By PlanetLaundry staff | Mar 18, 2011
The U.S. Government Accountability Office recently issued a formal proposal to the Treasury and Federal Reserve noting that if it eliminated the $1 bill and replaced it with the $1 coin, the country could save roughly $5.5 billion during the next 30 years.
The proposed savings are due to the fact that dollar bills have a shorter lifespan than dollar coins because they wear much faster, which in turn requires the government to spend more to print new bills.
The GAO estimated that phasing out dollar bills in favor of coins would require a four-year transition period, during which the government invests in the new currency, but following that, the government would save an expected $522 million each year from the change.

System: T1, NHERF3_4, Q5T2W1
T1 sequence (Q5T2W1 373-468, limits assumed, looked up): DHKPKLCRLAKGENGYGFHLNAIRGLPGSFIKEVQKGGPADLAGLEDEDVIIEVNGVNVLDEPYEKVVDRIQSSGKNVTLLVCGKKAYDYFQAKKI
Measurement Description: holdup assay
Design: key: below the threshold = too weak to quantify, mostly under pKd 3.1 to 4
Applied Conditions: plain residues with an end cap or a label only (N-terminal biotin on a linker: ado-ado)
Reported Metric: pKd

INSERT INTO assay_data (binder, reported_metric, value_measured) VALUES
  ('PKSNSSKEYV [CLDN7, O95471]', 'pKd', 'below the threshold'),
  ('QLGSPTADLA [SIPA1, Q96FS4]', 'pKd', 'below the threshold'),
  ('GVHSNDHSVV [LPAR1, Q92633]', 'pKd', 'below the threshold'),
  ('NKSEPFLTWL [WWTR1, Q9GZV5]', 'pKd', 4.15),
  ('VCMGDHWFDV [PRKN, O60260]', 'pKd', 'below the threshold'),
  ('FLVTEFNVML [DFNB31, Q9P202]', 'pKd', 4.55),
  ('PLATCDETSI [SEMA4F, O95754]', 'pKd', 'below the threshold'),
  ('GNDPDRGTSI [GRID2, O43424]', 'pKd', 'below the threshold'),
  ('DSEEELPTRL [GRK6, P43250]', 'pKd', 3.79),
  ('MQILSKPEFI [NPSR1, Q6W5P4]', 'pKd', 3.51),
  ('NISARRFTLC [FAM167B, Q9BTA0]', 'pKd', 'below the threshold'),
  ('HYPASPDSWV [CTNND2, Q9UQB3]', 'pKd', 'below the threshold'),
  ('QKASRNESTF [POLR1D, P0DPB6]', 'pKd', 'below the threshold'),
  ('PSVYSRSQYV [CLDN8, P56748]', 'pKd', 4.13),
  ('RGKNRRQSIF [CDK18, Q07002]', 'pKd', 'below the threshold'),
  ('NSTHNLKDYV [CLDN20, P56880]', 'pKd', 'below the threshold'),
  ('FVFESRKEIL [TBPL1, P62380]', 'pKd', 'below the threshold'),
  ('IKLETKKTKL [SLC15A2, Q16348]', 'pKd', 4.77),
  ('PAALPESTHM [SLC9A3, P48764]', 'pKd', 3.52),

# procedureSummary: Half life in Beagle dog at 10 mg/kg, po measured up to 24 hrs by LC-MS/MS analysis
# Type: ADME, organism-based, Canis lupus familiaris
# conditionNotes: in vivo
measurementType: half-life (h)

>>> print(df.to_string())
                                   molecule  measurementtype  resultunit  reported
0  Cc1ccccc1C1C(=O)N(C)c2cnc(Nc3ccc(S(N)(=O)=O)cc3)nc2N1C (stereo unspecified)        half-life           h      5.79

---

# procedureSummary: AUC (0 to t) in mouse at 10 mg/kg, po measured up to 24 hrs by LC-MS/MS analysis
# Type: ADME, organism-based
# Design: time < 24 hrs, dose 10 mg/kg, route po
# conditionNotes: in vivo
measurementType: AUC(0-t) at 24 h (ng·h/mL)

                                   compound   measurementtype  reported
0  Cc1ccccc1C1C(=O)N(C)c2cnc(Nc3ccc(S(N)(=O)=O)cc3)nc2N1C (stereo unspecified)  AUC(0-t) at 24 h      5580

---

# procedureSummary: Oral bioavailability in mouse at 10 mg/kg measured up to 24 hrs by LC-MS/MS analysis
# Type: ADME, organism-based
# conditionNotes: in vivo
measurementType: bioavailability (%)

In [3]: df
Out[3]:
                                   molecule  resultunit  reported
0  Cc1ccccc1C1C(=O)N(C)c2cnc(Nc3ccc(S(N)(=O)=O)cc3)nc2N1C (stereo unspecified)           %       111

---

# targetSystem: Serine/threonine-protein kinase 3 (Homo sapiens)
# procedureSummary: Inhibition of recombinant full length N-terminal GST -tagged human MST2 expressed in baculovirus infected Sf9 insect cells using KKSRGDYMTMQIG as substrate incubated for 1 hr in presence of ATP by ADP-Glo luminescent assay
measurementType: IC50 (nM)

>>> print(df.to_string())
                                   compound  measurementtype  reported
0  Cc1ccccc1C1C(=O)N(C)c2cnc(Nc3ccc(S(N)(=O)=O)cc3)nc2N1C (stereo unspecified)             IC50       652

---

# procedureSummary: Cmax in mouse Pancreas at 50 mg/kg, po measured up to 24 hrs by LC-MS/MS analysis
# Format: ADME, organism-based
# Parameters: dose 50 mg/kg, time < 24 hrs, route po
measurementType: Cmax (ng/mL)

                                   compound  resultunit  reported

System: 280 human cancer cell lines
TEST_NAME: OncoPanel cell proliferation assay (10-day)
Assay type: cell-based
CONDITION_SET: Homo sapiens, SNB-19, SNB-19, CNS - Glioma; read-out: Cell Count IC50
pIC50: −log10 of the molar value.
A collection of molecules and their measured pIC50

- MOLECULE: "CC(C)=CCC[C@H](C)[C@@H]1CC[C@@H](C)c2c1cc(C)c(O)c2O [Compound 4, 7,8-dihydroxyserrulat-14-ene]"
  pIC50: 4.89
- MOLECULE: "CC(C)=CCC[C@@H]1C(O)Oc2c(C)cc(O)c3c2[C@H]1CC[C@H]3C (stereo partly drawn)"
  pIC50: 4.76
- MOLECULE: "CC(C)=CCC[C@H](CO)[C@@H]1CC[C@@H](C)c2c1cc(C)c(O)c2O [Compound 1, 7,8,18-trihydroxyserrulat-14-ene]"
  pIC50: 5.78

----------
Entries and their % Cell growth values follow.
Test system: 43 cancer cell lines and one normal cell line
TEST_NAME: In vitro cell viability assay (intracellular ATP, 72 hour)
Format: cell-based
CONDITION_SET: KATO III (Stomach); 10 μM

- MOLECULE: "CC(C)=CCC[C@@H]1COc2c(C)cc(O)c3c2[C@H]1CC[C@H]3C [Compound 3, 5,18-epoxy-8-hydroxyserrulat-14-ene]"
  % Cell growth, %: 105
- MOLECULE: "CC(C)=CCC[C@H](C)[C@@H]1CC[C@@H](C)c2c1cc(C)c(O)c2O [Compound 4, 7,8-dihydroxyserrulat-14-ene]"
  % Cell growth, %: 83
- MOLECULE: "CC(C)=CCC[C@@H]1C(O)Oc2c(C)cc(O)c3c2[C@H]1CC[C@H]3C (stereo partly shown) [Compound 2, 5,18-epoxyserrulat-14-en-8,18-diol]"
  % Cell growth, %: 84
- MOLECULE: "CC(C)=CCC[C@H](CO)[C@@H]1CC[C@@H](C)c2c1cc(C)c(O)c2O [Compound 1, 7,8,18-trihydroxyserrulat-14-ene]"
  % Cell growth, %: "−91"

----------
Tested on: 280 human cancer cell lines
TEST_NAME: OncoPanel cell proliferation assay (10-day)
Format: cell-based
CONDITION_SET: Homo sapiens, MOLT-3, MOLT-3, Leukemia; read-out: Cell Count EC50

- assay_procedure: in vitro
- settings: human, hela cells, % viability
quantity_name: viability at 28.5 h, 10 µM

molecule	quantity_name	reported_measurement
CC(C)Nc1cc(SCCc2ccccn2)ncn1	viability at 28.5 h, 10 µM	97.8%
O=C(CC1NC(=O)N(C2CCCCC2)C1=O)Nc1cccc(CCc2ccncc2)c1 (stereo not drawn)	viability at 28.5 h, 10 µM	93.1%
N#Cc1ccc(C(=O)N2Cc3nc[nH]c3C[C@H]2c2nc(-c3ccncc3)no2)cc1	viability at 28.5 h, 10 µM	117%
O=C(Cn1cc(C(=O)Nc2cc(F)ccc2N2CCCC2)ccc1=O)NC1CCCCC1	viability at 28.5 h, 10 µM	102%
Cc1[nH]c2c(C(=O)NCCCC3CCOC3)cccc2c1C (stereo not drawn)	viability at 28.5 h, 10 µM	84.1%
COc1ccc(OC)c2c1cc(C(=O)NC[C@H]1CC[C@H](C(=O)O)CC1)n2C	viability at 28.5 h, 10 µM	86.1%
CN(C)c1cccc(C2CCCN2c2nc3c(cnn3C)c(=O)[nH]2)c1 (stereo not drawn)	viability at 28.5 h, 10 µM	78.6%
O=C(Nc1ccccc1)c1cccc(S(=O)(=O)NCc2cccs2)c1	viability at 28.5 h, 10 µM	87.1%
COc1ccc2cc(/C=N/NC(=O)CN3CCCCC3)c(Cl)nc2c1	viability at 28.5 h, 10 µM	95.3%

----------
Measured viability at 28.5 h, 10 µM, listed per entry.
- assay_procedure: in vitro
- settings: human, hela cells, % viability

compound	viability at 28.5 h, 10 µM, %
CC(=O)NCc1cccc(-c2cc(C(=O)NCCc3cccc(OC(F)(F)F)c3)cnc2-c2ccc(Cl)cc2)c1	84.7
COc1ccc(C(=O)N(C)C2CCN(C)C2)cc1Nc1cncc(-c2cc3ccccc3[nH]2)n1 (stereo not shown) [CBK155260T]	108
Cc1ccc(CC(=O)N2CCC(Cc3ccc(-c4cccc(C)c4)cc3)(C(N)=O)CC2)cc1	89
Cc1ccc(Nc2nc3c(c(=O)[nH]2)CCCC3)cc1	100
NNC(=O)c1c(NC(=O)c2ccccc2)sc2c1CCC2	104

However, as the GAO explained, there is one problem with the plan: When given a choice between dollar coins and dollar bills, Americans always choose bills.
"GAO has noted in past reports that efforts to increase the circulation and public acceptance of the $1 coin have not succeeded, in part, because the $1 note has remained in circulation," the agency wrote in its report.
If the U.S. is ever going to make the switch to dollar coins, as other countries like Canada have done, the GAO suggested the only way to do so is to phase dollar bills out of circulation altogether.
The GAO has made similar proposals four times during the past two decades.